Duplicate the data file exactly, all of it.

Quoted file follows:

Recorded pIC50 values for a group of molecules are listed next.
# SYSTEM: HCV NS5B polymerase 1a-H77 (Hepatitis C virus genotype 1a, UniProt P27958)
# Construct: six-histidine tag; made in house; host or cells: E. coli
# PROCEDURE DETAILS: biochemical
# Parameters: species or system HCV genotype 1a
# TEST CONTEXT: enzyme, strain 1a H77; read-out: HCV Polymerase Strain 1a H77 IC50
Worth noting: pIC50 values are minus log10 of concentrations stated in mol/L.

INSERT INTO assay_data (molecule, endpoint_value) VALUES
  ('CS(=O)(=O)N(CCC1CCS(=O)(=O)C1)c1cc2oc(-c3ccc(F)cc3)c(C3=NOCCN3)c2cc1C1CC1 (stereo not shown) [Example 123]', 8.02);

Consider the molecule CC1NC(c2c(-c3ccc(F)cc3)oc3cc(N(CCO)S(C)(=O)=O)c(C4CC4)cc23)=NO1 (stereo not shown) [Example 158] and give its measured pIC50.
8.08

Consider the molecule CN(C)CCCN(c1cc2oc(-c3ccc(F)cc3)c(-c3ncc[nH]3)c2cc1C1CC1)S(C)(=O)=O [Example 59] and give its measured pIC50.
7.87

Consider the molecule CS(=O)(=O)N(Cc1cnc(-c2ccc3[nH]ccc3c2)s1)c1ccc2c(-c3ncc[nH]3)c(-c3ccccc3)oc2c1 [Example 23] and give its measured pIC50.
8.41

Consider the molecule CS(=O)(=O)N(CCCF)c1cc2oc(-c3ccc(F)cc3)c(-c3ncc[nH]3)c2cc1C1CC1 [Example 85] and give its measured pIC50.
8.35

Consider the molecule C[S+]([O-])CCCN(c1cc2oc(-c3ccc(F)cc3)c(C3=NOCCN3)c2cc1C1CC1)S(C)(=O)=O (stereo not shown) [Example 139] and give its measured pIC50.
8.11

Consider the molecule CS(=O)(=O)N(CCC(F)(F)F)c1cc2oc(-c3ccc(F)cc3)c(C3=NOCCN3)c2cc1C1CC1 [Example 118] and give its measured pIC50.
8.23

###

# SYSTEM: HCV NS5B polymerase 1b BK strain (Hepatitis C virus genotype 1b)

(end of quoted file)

Recorded pIC50 values for a group of molecules are listed next.
# SYSTEM: HCV NS5B polymerase 1a-H77 (Hepatitis C virus genotype 1a, UniProt P27958)
# Construct: six-histidine tag; made in house; host or cells: E. coli
# PROCEDURE DETAILS: biochemical
# Parameters: species or system HCV genotype 1a
# TEST CONTEXT: enzyme, strain 1a H77; read-out: HCV Polymerase Strain 1a H77 IC50
Worth noting: pIC50 values are minus log10 of concentrations stated in mol/L.

INSERT INTO assay_data (molecule, endpoint_value) VALUES
  ('CS(=O)(=O)N(CCC1CCS(=O)(=O)C1)c1cc2oc(-c3ccc(F)cc3)c(C3=NOCCN3)c2cc1C1CC1 (stereo not shown) [Example 123]', 8.02);

Consider the molecule CC1NC(c2c(-c3ccc(F)cc3)oc3cc(N(CCO)S(C)(=O)=O)c(C4CC4)cc23)=NO1 (stereo not shown) [Example 158] and give its measured pIC50.
8.08

Consider the molecule CN(C)CCCN(c1cc2oc(-c3ccc(F)cc3)c(-c3ncc[nH]3)c2cc1C1CC1)S(C)(=O)=O [Example 59] and give its measured pIC50.
7.87

Consider the molecule CS(=O)(=O)N(Cc1cnc(-c2ccc3[nH]ccc3c2)s1)c1ccc2c(-c3ncc[nH]3)c(-c3ccccc3)oc2c1 [Example 23] and give its measured pIC50.
8.41

Consider the molecule CS(=O)(=O)N(CCCF)c1cc2oc(-c3ccc(F)cc3)c(-c3ncc[nH]3)c2cc1C1CC1 [Example 85] and give its measured pIC50.
8.35

Consider the molecule C[S+]([O-])CCCN(c1cc2oc(-c3ccc(F)cc3)c(C3=NOCCN3)c2cc1C1CC1)S(C)(=O)=O (stereo not shown) [Example 139] and give its measured pIC50.
8.11

Consider the molecule CS(=O)(=O)N(CCC(F)(F)F)c1cc2oc(-c3ccc(F)cc3)c(C3=NOCCN3)c2cc1C1CC1 [Example 118] and give its measured pIC50.
8.23

###

# SYSTEM: HCV NS5B polymerase 1b BK strain (Hepatitis C virus genotype 1b)